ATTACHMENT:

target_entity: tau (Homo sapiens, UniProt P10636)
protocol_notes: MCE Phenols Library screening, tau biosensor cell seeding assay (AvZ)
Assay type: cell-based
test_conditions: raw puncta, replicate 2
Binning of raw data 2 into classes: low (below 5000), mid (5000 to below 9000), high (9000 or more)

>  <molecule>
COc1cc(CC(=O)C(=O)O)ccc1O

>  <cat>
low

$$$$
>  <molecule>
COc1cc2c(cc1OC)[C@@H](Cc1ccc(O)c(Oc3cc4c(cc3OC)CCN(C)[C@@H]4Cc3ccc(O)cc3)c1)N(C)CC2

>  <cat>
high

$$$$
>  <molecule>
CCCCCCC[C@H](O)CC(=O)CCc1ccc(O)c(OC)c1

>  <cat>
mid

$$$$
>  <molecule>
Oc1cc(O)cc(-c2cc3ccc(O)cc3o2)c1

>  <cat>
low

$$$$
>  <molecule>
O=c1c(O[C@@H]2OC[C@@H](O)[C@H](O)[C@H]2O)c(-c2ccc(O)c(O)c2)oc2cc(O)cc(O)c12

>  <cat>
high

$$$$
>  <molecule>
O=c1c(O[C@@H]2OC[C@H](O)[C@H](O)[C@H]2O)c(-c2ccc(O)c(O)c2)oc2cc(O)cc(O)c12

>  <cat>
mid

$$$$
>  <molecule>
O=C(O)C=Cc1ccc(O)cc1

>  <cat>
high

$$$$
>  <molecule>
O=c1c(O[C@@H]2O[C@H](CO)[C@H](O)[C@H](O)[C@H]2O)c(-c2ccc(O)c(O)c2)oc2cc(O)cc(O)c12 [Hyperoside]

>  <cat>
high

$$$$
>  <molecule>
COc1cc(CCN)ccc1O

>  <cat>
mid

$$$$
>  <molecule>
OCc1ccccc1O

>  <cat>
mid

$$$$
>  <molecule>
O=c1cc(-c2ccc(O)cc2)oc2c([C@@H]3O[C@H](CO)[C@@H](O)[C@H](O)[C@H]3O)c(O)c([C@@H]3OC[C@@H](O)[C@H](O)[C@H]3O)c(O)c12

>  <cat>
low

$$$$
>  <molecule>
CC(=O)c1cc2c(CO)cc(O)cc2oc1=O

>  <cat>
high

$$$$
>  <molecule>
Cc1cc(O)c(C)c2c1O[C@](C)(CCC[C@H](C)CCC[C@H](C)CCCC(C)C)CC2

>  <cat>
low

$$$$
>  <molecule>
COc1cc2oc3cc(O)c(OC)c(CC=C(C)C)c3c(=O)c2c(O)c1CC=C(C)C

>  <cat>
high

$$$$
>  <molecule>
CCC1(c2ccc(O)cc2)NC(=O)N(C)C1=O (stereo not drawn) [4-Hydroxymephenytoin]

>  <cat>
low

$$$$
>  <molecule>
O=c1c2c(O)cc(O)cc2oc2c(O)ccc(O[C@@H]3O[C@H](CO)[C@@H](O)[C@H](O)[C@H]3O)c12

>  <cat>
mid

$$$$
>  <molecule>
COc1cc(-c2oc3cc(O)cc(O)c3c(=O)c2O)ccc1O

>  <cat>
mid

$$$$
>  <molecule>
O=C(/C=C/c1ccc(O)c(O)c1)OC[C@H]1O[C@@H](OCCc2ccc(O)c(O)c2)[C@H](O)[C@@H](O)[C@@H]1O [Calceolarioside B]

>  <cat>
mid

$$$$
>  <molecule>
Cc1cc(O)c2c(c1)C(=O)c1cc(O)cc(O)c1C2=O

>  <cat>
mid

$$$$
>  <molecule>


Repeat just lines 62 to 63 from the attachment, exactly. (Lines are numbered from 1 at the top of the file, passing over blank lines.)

CC(=O)c1cc2c(CO)cc(O)cc2oc1=O

>  <cat>